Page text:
The Littlest Goat
Trachodon 3 features literary writing by some of today's most engaging authors. In God's TV, a new story by Pacific Northwest Bookseller Award favorite Pete Fromm, a husband stands on the brink of fatherhood and looks into a future that's at once bright and impossible. Heather Clitheroe takes us into the mind of a clinical scientist and reveals a compellingly disordered view of the world. And In The Littlest Goat, Dan Pinkerton offers a portrait of a family man paralyzed by a fear of bridges, and over a homecoming weekend, peels back the layers to expose deeper fears that we all carry. In Printer's Devil, an essay on artisan culture, Ray Scanlon recalls his summer apprenticing in a print shop when moveable type was still the industry standard. A portfolio of mixed-media visual art by Marianne Dages rounds out our third issue.
Heather Clitheroe lives and works in Calgary. He work can be found in the Evolve and Awkard Two anthologies, Kaldeidotrope, and Hobart. People sometimes describe her as a germaphobe. She feels she is simply germ aware, and would be happy to discuss the dangers of bean sprouts and unwashed hands. Try her. Go ahead. Try her.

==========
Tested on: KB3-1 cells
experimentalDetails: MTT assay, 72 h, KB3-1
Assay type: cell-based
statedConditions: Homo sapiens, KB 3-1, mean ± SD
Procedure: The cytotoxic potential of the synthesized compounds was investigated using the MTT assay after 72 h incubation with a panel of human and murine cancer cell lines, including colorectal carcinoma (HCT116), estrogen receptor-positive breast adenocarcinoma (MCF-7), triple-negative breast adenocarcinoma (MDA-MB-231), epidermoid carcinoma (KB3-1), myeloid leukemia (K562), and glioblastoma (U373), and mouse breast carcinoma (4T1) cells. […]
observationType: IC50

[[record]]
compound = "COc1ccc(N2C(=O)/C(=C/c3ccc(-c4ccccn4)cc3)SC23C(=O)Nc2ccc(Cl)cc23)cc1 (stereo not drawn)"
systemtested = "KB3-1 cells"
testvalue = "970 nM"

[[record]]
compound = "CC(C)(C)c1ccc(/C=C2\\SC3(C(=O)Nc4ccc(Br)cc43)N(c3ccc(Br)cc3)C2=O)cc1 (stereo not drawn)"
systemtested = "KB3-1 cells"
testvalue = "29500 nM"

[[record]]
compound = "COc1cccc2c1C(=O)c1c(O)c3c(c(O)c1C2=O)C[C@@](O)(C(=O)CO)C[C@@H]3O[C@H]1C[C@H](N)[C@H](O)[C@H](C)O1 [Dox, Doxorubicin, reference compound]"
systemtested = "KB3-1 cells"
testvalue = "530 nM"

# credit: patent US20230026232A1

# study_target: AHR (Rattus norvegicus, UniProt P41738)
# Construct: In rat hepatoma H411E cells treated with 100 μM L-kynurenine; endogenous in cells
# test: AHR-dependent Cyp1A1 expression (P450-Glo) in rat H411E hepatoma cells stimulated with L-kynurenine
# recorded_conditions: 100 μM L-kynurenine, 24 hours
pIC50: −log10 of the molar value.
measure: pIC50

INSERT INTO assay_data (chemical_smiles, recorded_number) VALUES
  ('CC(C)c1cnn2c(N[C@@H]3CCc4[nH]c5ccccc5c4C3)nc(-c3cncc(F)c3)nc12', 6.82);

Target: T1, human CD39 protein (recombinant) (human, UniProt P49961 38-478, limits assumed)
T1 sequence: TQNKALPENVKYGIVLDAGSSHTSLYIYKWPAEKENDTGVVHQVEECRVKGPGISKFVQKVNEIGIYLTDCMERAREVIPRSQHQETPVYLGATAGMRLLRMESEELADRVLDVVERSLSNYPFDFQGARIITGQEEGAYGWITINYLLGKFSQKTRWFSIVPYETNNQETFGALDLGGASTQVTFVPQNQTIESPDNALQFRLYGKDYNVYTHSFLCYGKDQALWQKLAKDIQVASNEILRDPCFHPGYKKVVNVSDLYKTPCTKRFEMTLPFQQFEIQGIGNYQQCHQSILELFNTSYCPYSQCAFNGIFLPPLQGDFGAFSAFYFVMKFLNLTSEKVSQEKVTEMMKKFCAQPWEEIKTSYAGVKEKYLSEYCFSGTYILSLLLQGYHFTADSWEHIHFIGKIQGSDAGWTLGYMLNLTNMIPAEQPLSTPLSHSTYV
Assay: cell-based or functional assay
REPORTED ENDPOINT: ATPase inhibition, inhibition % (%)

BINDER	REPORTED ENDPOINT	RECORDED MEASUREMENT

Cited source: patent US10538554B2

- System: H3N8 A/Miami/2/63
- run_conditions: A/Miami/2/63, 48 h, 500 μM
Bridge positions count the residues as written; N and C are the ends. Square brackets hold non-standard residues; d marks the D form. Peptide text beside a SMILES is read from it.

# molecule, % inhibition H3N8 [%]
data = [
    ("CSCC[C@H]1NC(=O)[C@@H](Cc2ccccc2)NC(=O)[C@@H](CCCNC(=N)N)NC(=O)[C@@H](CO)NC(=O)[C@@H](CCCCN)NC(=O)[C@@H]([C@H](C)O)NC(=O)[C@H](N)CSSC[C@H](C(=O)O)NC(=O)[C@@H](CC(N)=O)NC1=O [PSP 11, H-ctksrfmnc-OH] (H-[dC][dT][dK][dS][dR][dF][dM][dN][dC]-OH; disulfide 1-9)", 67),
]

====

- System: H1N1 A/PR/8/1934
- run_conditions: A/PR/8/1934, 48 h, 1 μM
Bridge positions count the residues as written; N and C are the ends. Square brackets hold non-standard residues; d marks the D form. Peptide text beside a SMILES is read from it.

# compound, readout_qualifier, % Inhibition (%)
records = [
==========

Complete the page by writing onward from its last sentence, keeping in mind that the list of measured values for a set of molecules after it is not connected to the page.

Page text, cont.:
Marianne Dages is a bookbinder and letterpress printer who lives and works in Philadelphia, Pennsylvania. She received her BFA in Photography from The University of the Arts in Philadelphia. In 2008, she was awarded the Core Fellowship at Penland School of Crafts in North Carolina where she studied printing, bookbinding, and papermaking for two years. She has been making books, prints, and other ephemera under the name Huldra Press since 2007. She is currently working on a variety of projects in her studio, including the restoration of a Chandler & Price printing press, which she documents on her blog, huldrapress.blogspot.com
Pete Fromm is a four time winner of the Pacific Northwest Booksellers Literary Award for his novels As Cool As I Am and How All This Started, a story collection, Dry Rain, and memoir, Indian Creek Chronicles. As Cool As I Am was filmed this summer, starring Claire Danes and Sarah Bolger, and will be released in 2012. He is the author of four other short story collections and also wrote the screenplay for the film adaptation of his short story, “Dry Rain,” and another original film, “After All This.” He is on the faculty of Oregon’s Pacific University’s Low-Residency MFA Program, and lives in Montana with his family.
Dan Pinkerton lives with his family in Des Moines, Iowa. His fiction has appeared in Quarterly West, Washington Square, Northwest Review, Arts & Letters, North American Review, Crazyhorse, and the 2008 Best New American Voices anthology.
Ray Scanlon was born, grew up, and lives in Massachusetts. He has grandchildren, extraordinary luck, and is pretty sure he could write a book, if only he had something to say. His web site is oldmanscanlon.com.